Tunnelplasty vs Traditional Procedures
The two traditional surgical procedures that are most currently used today are called "Carpal Tunnel Release" and "Endoscopic Carpal Tunnel Release". These techniques have several things in common.
- Palm or Wrist incision(s)
- Cutting of the transverse carpal ligament
Most surgeons historically have performed the open procedure. This procedure consists of making an incision up to 2 inches in the wrist and then cutting the carpal ligament to enlarge the carpal tunnel.
Open Carpal Tunnel Release
However, since the 1990s, the endoscopic carpal tunnel release has gained in popularity among surgeons. The endoscopic carpal tunnel release has a faster functional recovery and less postoperative discomfort than open release surgery. The surgeon makes two incisions (about ½" each) in the wrist and palm, inserts a camera attached to a tube, observes the tissue on a screen, and cuts the carpal ligament (the tissue that holds joints together). This two-portal endoscopic surgery, is effective at minimizing scarring and scar tenderness, but fails to preserve the transverse carpal ligament. Although symptoms may be relieved immediately after surgery, full recovery from this type of carpal tunnel surgery can take months. Occasionally the wrist loses strength because the carpal ligament has been cut and patients must undergo physical therapy after surgery to restore wrist strength.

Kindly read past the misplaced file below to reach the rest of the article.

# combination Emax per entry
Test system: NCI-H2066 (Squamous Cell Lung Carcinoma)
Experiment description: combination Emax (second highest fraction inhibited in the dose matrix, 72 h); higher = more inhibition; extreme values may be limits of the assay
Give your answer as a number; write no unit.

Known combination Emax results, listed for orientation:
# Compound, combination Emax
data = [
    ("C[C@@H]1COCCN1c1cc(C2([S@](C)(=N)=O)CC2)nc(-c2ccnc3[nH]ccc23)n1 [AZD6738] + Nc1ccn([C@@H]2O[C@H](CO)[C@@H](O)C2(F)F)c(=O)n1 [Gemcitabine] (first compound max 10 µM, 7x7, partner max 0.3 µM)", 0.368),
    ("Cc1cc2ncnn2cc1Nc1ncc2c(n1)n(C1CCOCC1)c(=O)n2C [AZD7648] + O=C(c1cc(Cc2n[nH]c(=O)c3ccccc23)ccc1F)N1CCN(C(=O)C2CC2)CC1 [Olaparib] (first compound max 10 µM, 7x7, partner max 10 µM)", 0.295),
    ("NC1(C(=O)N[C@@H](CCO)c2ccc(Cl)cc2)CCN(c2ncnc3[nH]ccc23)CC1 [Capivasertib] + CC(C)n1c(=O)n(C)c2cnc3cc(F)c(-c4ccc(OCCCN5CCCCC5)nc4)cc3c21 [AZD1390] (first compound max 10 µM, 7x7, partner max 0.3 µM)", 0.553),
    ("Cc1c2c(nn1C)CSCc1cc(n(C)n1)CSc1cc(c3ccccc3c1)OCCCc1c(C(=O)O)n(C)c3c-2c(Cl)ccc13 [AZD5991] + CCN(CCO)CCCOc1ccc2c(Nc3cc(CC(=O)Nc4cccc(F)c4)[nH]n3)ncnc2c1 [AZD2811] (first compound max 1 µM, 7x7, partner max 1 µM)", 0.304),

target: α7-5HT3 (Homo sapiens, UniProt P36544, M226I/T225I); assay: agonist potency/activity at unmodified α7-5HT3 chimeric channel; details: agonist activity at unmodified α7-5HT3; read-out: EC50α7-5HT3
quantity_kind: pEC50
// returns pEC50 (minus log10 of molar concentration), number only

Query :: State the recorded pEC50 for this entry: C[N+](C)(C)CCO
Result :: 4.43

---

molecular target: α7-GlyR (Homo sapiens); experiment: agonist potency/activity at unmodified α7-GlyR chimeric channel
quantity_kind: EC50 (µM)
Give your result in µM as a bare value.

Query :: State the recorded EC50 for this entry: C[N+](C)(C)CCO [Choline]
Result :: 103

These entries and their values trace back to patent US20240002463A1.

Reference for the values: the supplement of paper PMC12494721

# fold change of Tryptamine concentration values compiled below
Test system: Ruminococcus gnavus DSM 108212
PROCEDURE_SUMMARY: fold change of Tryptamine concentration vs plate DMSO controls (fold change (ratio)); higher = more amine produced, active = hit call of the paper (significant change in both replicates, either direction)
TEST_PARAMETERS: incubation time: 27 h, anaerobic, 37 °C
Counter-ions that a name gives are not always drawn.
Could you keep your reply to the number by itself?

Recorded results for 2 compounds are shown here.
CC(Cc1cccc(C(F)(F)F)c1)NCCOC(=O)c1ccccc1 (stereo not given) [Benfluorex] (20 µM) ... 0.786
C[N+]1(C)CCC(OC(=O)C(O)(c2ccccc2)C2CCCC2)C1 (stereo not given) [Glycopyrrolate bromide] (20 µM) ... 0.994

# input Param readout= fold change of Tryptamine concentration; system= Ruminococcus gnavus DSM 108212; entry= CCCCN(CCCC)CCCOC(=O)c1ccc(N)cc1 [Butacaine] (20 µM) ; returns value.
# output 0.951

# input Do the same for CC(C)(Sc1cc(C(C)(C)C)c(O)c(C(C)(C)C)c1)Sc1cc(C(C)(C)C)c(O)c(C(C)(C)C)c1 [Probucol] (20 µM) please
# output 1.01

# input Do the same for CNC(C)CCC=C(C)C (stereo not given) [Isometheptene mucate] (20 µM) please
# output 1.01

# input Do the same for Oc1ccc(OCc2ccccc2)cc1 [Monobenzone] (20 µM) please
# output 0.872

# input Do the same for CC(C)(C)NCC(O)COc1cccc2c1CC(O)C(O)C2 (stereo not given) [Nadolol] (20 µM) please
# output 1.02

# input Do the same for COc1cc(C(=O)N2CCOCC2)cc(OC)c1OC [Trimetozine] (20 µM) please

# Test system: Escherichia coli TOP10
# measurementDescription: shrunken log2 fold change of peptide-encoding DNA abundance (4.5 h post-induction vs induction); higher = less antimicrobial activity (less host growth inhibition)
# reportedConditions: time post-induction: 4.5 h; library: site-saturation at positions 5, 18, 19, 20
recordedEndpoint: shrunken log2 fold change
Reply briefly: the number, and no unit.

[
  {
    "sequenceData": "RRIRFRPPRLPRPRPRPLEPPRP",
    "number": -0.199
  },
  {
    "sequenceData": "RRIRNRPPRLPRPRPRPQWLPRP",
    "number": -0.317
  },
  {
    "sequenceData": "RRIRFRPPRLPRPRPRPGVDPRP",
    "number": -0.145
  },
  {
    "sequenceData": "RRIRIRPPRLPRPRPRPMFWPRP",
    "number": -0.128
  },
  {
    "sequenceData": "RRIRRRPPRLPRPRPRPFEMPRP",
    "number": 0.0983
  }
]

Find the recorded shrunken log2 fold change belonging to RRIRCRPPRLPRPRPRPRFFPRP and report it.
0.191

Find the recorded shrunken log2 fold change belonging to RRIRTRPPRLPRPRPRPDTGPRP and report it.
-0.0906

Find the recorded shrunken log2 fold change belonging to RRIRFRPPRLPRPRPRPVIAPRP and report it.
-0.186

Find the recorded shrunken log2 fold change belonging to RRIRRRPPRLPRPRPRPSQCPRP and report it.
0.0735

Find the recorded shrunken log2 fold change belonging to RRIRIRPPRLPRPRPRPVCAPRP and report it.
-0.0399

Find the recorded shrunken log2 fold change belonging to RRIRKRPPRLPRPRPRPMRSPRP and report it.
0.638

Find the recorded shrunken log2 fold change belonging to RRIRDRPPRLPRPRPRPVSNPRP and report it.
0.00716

Reference: National Institute of Health